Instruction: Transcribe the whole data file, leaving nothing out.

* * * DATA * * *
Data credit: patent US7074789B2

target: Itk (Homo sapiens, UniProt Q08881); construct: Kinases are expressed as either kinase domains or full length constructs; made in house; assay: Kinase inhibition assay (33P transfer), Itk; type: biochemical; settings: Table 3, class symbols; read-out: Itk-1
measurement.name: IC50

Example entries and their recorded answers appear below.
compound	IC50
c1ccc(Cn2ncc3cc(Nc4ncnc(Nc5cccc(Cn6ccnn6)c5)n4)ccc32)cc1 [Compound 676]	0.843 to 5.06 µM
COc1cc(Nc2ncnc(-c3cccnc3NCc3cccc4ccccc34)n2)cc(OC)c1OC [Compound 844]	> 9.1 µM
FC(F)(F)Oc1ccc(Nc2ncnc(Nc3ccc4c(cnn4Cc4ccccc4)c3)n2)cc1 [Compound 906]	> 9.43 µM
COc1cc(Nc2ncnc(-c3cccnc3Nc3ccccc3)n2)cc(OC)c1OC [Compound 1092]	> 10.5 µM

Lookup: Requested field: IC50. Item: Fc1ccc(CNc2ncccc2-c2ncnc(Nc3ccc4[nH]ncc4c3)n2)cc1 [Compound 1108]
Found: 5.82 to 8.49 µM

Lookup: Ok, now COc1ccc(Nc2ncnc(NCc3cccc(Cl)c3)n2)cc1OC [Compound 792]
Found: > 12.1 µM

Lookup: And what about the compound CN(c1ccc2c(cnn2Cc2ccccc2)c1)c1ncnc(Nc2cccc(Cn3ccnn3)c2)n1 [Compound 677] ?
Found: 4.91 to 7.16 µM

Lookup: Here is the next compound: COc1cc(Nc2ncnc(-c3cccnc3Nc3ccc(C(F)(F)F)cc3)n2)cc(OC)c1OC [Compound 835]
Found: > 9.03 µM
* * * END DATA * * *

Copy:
Data credit: patent US7074789B2

target: Itk (Homo sapiens, UniProt Q08881); construct: Kinases are expressed as either kinase domains or full length constructs; made in house; assay: Kinase inhibition assay (33P transfer), Itk; type: biochemical; settings: Table 3, class symbols; read-out: Itk-1
measurement.name: IC50

Example entries and their recorded answers appear below.
compound	IC50
c1ccc(Cn2ncc3cc(Nc4ncnc(Nc5cccc(Cn6ccnn6)c5)n4)ccc32)cc1 [Compound 676]	0.843 to 5.06 µM
COc1cc(Nc2ncnc(-c3cccnc3NCc3cccc4ccccc34)n2)cc(OC)c1OC [Compound 844]	> 9.1 µM
FC(F)(F)Oc1ccc(Nc2ncnc(Nc3ccc4c(cnn4Cc4ccccc4)c3)n2)cc1 [Compound 906]	> 9.43 µM
COc1cc(Nc2ncnc(-c3cccnc3Nc3ccccc3)n2)cc(OC)c1OC [Compound 1092]	> 10.5 µM

Lookup: Requested field: IC50. Item: Fc1ccc(CNc2ncccc2-c2ncnc(Nc3ccc4[nH]ncc4c3)n2)cc1 [Compound 1108]
Found: 5.82 to 8.49 µM

Lookup: Ok, now COc1ccc(Nc2ncnc(NCc3cccc(Cl)c3)n2)cc1OC [Compound 792]
Found: > 12.1 µM

Lookup: And what about the compound CN(c1ccc2c(cnn2Cc2ccccc2)c1)c1ncnc(Nc2cccc(Cn3ccnn3)c2)n1 [Compound 677] ?
Found: 4.91 to 7.16 µM

Lookup: Here is the next compound: COc1cc(Nc2ncnc(-c3cccnc3Nc3ccc(C(F)(F)F)cc3)n2)cc(OC)c1OC [Compound 835]
Found: > 9.03 µM